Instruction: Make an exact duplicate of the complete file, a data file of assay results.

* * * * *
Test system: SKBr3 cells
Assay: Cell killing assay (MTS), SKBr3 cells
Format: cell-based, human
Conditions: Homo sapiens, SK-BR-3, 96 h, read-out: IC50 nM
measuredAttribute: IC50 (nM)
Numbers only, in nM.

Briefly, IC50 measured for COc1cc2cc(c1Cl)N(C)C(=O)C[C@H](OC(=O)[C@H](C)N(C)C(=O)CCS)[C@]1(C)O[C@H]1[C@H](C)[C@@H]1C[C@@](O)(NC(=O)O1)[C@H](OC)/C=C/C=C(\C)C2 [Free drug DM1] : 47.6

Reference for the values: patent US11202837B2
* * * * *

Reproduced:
Test system: SKBr3 cells
Assay: Cell killing assay (MTS), SKBr3 cells
Format: cell-based, human
Conditions: Homo sapiens, SK-BR-3, 96 h, read-out: IC50 nM
measuredAttribute: IC50 (nM)
Numbers only, in nM.

Briefly, IC50 measured for COc1cc2cc(c1Cl)N(C)C(=O)C[C@H](OC(=O)[C@H](C)N(C)C(=O)CCS)[C@]1(C)O[C@H]1[C@H](C)[C@@H]1C[C@@](O)(NC(=O)O1)[C@H](OC)/C=C/C=C(\C)C2 [Free drug DM1] : 47.6

Reference for the values: patent US11202837B2